"[The alt text] can't always be peach, peach, peach, peach, peach, peach. The alt text has to ... say this is a Georgia peach, this is peach punch juice," Perrier said.
One ongoing challenge is that retailers or e-commerce providers can introduce new barriers as they regularly update websites or apps. "Because there's such a degree of flexibility and control in our platform in the hands of the retailer, sometimes our retailers may not know that they are building content that's not accessible," Perrier said.
Moyer of Freshop said he's had to flag inaccessible elements to grocery clients before, like pointing out that a new calendar feature or an uploaded PDF won't be usable to someone using assistive technology.
To catch accessibility barriers that pop up, companies are using automated scanning tools and working with auditing firms that specialize in digital accessibility. For example, Rosie uses a combination of internal audits and scanning tools, like Wave and Google Lighthouse, to monitor desktop and mobile sites, Richman said.
But Landis cautions against retailers solely relying on scanning tools, which are similar to a spellcheck that catches grammatical errors, because they only cover about 25% to 30% of the WCAG guidelines. For example, a scanning tool can identify whether or not an image has alt text but can’t discern what the alt text says and whether or not it’s helpful to the shopper.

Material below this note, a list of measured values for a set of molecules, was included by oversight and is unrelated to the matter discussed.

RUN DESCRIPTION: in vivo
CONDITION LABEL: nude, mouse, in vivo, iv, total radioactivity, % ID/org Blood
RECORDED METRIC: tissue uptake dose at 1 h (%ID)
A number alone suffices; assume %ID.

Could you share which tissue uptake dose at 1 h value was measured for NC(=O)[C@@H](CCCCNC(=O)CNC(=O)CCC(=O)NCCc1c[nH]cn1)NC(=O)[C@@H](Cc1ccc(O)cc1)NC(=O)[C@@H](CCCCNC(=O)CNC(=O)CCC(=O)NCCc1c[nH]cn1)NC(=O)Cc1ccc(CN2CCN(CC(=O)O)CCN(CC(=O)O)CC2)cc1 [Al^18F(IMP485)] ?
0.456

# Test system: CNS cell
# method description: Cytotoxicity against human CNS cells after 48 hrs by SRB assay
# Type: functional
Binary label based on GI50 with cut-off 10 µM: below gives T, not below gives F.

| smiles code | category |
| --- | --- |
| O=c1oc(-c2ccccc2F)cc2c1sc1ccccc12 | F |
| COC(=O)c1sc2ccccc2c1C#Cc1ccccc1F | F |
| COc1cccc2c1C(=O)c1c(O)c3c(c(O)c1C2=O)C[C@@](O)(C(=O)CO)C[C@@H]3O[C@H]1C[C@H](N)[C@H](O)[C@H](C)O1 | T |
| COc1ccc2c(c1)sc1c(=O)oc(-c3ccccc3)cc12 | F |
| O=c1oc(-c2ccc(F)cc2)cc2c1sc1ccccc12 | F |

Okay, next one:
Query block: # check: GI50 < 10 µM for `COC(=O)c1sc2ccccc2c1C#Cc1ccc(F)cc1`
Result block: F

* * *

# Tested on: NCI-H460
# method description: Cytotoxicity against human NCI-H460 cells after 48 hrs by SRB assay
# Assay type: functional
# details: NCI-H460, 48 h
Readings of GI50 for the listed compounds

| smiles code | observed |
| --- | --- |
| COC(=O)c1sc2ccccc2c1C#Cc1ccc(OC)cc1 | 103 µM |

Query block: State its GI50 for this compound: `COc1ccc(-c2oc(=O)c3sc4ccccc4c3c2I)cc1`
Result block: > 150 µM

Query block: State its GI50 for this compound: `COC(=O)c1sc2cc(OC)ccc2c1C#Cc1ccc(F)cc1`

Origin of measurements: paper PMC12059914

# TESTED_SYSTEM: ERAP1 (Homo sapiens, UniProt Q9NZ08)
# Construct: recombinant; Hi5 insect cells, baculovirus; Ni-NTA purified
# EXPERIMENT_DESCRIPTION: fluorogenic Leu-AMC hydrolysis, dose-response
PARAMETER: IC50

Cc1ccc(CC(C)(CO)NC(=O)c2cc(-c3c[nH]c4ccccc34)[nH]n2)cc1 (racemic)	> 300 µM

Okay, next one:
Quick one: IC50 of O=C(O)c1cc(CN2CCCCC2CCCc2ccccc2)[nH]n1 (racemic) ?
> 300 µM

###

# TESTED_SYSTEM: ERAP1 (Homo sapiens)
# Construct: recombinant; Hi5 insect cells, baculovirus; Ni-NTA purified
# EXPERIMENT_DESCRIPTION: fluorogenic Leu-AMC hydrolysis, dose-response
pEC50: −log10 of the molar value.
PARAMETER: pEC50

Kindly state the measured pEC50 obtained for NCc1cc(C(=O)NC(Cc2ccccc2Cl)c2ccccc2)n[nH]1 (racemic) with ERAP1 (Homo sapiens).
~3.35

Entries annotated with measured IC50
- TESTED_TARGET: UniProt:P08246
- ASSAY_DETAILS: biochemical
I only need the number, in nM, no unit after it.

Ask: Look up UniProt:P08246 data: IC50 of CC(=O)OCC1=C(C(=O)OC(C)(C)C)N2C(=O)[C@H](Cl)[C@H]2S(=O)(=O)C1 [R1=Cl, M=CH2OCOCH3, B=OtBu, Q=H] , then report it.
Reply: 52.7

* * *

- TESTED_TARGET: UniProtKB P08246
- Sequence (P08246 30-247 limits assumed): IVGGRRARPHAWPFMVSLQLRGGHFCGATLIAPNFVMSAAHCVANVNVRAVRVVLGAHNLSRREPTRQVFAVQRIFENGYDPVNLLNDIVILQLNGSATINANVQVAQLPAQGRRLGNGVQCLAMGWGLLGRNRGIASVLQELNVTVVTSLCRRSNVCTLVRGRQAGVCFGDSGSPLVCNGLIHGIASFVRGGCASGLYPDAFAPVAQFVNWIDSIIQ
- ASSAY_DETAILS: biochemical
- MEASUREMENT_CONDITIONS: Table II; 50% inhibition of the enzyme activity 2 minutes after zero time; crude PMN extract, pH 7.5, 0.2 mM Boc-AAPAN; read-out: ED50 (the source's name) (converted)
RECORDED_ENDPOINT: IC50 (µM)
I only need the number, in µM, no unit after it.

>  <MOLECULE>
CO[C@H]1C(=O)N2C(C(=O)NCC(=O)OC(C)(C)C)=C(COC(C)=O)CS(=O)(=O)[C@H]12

Sheridan recommends grocers vet accessibility auditing firms in advance and find out if they will stand by their work if legally challenged and issue a letter of conformance, noting that firms have "mushroomed up everywhere" to monetize a growing need to help monitor websites.
“The gold standard in checking to see if a website is really compliant is [to] have a blind person go through and see what he or she encounters,” she said.
The need for regulations
Sources said the WCAG guidelines are a starting point but stronger oversight and government regulation are needed.
“The WCAG guidelines are just that — they’re guidelines. They are not the law," Sheridan said.
This poses some tricky questions for retailers and e-commerce companies: Does every element on a website or app need to be accessible? Who is responsible if a third-party tool like a map or store locator isn't functional with assistive technology?
Amid this ambiguity, a flurry of lawsuits are being filed against retailers claiming their websites and apps aren't digitally accessible. A small number of plaintiffs have filed dozens of lawsuits against a wide range of companies.